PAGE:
Welcome to Blackpool Social Club: arts & culture in lockdown and beyond

Claire Griffiths welcomes you back to the newly rebranded Blackpool Social Club.
You might remember us as altBlackpool back in 2018. Whilst we have been offline we have created a beautiful new logo, revamped our website and welcomed a new partnership with Big Issue North magazine.

Blackpool Social Club is inspired by Blackpool’s resilient, creative and independent nature.  Emerging from these strange dystopian times might be challenging, but we will be right here beside you exploring what’s happening and where.

Some of the old team are back and our excitement is tangible as we welcome new contributors. We’re getting ready to share opinion pieces, photo galleries, interviews and articles exploring Blackpool and the Fylde Coast’s cultural and alternative scene. We know that Blackpool is an exciting place, with lots of underground happenings; who better to tell those stories than the folks experiencing them?

As we relaunch expect to find a mix of artist interviews, news, columns and opinion. As we launch look out for a chat with with two bike riding guerrilla artists, Henry Iddon’s flashback photo gallery of Kool Herc (The Godfather of hip hop) playing Blue in the 2000, conversations around cool house plants and the first in a regular slot offering a platform for graduate artists, and Stephanie Cottle’s first In Her Place column, in which she tells us why cycling is her new normal. Our writers will also share what they’ve been up to, especially during lockdown.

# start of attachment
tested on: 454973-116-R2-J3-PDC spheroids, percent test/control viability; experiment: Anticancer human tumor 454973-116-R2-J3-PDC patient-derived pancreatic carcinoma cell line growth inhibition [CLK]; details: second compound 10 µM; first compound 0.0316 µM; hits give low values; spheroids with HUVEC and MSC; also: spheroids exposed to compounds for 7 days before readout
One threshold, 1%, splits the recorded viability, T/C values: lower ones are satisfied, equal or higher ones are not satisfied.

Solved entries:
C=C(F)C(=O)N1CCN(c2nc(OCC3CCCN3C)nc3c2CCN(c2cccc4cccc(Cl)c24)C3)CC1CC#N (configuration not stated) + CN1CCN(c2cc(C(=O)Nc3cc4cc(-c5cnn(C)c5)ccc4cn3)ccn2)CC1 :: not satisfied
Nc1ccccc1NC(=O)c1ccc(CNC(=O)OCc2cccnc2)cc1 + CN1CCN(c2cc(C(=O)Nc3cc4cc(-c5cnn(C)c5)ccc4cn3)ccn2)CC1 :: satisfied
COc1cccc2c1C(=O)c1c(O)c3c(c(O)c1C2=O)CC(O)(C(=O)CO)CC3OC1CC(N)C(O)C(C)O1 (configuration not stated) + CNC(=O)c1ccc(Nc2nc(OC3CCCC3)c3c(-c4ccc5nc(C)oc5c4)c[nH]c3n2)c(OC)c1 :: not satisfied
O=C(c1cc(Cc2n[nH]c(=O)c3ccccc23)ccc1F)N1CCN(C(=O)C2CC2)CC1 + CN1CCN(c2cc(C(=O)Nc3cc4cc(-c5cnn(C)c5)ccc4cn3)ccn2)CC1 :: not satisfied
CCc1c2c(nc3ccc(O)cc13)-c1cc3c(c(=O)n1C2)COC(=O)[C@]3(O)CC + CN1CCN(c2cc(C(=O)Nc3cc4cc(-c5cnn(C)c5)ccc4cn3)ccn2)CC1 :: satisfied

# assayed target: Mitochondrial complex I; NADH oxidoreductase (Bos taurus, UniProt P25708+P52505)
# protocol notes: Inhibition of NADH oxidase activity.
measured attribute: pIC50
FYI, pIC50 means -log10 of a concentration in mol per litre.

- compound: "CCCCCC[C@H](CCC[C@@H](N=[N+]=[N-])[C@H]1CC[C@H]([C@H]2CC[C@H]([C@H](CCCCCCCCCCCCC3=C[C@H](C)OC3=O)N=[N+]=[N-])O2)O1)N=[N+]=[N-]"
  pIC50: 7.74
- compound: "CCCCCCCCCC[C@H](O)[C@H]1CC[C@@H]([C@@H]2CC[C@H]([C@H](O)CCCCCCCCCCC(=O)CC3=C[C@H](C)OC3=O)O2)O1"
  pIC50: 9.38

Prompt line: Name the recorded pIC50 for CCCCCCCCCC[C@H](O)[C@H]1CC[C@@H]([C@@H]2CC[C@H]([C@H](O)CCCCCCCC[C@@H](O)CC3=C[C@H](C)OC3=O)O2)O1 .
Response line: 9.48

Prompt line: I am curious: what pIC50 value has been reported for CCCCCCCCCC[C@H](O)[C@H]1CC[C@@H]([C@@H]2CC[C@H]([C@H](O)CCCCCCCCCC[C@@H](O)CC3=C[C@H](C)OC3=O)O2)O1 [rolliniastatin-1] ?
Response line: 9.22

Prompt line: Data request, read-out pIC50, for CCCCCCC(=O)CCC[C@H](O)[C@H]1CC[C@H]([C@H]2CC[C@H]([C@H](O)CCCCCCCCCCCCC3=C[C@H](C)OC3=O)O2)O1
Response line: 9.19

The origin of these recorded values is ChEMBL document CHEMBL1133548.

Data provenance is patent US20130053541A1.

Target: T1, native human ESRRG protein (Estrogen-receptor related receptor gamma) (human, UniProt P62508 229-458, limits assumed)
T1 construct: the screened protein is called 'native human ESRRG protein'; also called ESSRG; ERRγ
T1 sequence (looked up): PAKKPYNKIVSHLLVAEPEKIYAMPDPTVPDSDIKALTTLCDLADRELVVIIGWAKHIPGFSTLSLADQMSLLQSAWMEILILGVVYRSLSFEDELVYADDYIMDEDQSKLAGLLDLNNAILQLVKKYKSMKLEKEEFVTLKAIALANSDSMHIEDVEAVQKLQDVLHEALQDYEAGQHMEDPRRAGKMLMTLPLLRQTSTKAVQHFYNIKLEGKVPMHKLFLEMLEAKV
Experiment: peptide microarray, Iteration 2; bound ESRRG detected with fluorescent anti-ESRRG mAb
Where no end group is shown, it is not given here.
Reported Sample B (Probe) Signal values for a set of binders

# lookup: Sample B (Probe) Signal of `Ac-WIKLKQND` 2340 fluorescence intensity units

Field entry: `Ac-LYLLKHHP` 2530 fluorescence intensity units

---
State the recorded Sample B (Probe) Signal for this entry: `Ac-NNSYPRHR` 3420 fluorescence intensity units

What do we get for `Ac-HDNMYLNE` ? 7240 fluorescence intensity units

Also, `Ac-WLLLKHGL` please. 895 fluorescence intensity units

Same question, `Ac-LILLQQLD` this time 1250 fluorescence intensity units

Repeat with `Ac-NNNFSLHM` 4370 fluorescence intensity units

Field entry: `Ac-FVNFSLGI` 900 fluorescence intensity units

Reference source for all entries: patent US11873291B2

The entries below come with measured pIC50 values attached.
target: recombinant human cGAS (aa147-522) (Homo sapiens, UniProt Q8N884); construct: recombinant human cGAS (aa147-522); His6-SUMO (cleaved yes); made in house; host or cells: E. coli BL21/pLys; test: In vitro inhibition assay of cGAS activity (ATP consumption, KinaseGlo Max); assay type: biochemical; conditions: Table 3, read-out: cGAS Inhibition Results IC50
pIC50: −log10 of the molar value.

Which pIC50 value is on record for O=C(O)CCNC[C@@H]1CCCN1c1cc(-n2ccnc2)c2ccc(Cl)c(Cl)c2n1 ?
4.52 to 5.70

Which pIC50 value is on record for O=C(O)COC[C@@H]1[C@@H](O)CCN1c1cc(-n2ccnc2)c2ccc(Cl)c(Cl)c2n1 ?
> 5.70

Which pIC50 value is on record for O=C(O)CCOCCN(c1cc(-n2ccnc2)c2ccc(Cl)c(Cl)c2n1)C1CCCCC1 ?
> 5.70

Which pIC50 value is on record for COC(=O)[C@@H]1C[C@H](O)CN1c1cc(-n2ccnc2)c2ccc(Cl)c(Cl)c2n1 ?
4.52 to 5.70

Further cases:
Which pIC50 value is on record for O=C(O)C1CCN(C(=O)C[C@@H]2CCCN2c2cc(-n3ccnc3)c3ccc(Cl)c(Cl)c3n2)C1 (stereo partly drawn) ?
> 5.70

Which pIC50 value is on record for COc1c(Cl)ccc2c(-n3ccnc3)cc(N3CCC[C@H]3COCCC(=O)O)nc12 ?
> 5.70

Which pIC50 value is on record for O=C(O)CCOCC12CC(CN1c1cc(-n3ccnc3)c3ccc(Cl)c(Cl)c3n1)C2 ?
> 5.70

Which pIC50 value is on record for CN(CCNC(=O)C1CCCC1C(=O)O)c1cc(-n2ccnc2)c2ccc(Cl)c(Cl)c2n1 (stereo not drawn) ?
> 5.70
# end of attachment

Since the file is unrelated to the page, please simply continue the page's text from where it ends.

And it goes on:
I wonder how people feel coming out of lockdown. There have been strong varying emotions coming through on social media from day one and what exactly is the “new normal”? For me, I have missed having a barista-made coffee from an independent coffee shop, of course. I’ve got reacquainted with one of them, Upside Down, in this article, Deja Brew.

Luckily, I have been able to carry on with my day job as a photographer in lockdown, photographing Blackpool in its vacant state and finding new ways to work. The town, most famous for its entertainment industry, took on an initial eerie atmosphere. The empty streets of lockdown initially thrilled me, before I asked myself; what is a place without people?

The pubs, theatres and bars painted an especially lonely picture standing  void of folks, laughter or karaoke. I photographed these buildings; interested in how human beings have shared experience and what brings us together. I looked at the smaller underground venues, places where we the locals might go, away from the tourist focused bars. Places like Bootleg Social and Dirty Blondes, fairly new places which are nevertheless bringing in acts like The Sugar Hill Gang and providing a home for the skate scene of Blackpool. Some pubs are due to open on the 4th of July but government guidelines currently state that singing and dancing will be prohibited in these places, which to my ear sounds like the most Orwellian thing. Expect to find interviews with Bootleg, The Waterloo and Dirty Blondes over the coming days.

We are interested in hearing from new contributors and especially from the student community. So if you are an aspiring journalist, animator, photographer or film maker contact us with a short bio and 300 words on a subject of choice.



Reclaim Blackpool - Mapping Sexual Harrasment
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